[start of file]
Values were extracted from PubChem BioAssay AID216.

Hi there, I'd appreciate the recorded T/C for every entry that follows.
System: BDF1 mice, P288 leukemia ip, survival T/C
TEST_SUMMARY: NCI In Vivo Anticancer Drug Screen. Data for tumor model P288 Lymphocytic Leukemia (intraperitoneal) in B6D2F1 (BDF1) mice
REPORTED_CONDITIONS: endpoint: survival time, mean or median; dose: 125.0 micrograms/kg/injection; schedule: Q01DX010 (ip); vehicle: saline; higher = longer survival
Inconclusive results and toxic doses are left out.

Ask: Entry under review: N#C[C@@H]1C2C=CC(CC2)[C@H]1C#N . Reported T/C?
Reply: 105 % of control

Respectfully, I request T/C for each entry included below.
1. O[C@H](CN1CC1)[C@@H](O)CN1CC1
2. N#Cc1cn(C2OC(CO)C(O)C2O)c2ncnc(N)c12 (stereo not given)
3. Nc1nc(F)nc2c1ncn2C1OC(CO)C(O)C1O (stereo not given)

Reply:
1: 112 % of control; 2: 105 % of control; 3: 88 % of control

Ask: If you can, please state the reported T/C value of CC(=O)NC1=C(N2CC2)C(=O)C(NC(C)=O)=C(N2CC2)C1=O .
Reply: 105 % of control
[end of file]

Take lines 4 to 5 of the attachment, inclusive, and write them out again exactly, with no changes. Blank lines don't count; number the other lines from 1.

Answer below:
TEST_SUMMARY: NCI In Vivo Anticancer Drug Screen. Data for tumor model P288 Lymphocytic Leukemia (intraperitoneal) in B6D2F1 (BDF1) mice
REPORTED_CONDITIONS: endpoint: survival time, mean or median; dose: 125.0 micrograms/kg/injection; schedule: Q01DX010 (ip); vehicle: saline; higher = longer survival